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Comment: Re:Cuz Minix Dude Was A Old Guy (Score 2) 469

by metamatic (#49635137) Attached to: Why Was Linux the Kernel That Succeeded?

Yeah. I was there at the time, writing patches for the Minix kernel... Linus specifically wanted support for 386 protected memory and virtual memory. AST wouldn't do it, because it would mean Minix wouldn't run on 68000-based systems like my Atari ST. So Linus went away and hacked together his own 386-only replacement kernel over a weekend.

Comment: Re:SAVE US AND THE WEB FROM MOZILLA! (Score 1) 324

by metamatic (#49605983) Attached to: Mozilla Begins To Move Towards HTTPS-Only Web

Then there was the whole Eich debacle. Regardless of your stance, it's pretty disgusting that somebody had to lose his job merely because of his beliefs regarding same-sex marriages.

He didn't lose his job merely because of his beliefs regarding same-sex marriages.

He lost his job because he spent money attempting to get laws passed which would prevent people, including his employees, from getting married. That made it hard for him to be a leader for those employees, so he resigned his position.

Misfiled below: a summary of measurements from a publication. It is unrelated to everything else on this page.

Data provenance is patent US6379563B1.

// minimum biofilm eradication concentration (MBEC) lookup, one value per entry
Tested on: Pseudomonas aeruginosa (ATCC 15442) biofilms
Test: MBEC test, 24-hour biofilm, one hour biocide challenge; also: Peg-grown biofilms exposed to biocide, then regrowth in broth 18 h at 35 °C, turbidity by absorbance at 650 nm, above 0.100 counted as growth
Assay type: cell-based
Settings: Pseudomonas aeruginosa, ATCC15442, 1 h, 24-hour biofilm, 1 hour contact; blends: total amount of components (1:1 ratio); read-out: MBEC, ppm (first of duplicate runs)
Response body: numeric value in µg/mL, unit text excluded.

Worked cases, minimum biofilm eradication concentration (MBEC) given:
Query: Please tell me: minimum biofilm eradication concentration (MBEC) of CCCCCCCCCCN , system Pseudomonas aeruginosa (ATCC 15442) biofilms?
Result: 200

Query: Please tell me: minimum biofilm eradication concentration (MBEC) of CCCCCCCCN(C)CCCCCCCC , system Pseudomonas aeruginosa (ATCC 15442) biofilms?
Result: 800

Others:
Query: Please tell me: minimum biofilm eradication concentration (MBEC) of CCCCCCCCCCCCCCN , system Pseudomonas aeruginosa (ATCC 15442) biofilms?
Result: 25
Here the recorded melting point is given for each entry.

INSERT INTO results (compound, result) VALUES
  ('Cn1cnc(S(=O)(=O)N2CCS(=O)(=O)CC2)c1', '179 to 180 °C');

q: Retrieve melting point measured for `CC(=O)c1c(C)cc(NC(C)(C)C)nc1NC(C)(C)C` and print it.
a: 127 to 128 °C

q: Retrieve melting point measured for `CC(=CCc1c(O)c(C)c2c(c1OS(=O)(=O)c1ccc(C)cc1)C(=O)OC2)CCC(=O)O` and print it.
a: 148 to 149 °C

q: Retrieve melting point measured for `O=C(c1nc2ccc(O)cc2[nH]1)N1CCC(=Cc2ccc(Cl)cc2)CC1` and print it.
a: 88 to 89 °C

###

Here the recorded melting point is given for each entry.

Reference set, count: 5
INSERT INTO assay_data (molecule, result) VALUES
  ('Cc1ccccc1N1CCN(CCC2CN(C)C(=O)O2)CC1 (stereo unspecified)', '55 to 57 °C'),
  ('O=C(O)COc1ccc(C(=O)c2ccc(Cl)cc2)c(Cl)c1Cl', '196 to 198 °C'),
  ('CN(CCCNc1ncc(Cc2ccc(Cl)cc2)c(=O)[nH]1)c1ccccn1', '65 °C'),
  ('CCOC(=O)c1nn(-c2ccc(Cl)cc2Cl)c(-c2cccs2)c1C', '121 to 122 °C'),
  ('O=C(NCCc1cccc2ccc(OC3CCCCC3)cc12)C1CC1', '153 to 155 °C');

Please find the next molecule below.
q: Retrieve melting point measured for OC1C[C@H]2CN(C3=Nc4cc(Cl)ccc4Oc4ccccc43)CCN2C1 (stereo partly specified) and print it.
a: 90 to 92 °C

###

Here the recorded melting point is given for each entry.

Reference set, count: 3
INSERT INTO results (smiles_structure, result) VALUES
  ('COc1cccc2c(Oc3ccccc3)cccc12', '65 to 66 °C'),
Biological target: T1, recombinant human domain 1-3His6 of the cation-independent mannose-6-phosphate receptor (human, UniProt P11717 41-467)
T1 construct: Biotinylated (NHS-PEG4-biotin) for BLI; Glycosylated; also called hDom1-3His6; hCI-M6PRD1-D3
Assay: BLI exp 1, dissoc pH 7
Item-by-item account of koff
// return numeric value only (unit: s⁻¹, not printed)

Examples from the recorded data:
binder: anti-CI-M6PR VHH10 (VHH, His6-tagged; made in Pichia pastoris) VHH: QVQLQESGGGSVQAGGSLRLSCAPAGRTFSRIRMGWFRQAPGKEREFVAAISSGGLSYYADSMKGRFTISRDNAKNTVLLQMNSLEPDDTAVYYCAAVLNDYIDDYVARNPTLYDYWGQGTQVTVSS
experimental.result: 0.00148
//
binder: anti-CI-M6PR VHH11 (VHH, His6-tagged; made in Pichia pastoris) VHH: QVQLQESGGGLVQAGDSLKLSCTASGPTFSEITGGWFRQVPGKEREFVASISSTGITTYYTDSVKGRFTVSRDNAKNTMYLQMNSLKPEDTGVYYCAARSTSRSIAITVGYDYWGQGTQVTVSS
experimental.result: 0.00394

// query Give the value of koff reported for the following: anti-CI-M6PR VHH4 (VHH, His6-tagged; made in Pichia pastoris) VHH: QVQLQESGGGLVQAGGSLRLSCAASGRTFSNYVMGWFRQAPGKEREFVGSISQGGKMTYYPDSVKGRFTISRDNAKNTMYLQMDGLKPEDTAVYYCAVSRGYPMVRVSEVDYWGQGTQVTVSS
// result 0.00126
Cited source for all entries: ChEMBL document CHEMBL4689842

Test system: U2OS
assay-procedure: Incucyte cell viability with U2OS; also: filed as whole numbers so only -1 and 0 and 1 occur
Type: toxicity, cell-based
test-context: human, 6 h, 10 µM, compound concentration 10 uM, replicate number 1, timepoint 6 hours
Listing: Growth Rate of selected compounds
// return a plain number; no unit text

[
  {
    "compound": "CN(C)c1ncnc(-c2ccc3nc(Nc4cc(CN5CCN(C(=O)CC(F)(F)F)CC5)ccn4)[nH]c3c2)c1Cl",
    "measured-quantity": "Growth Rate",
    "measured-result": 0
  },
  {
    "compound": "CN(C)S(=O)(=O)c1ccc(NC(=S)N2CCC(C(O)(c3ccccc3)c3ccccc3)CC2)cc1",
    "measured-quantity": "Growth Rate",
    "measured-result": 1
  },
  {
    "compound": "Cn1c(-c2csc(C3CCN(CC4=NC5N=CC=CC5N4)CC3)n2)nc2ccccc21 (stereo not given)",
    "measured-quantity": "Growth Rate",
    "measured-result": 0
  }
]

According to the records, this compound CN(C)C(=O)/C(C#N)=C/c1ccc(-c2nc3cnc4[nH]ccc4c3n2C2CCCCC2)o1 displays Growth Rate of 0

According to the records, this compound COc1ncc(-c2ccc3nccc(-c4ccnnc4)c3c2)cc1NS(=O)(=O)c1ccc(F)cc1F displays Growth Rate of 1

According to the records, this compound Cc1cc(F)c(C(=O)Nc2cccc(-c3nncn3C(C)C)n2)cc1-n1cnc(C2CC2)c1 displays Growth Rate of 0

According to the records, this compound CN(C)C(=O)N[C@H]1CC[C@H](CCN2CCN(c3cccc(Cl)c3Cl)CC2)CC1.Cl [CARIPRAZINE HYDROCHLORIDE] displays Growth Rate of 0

If he had merely had opinions, there wouldn't have been an issue.

But hey, don't let the actual facts get in the way of a dishonest misstatement of the situation.

Comment: Re:Doomed to fail (Score 1) 68

by mugnyte (#49329441) Attached to: Ask Slashdot: What Happened To Semantic Publishing?

Better yet, if a semantic derivative of any web page is built by these powerful web crawlers, building a channel for pushing a link to it back the original web site would mean each crawler wouldn't need to start from scratch. Instead they could annotate and extend the semantic information, serve it from multiple locations, while the original site stayed larger out of the process, save for serving the link(s) or be amenable to a filtering proxy that decorates pages with the links.

Reduced down, there would be a machine-friendly semantic version of the web that browsers plugin could tap to annotate the existing human-web, and the crawlers were constantly polishing this semantic version behind the scenes (with curated fixups). The infrastructure of the current web wouldn't need to change, but the experience of the browsing user would be greatly enhanced, largely raising the signal-to-noise ratio on "related" links.

Comment: Re:Early fragmentation (Score 1) 492

by metamatic (#48900921) Attached to: Ask Slashdot: Is Pascal Underrated?

while there were various decent, proprietary, dialects that let you actually write code that did stuff, *standard* Pascal was as much use as a chocolate teapot

And that's still a problem today. There's no standard for OO Pascal, and the ANSI Pascal standards have been moribund since 1990.

That's why I abandoned Pascal (and Modula-2): I didn't want to get locked in to a single vendor.

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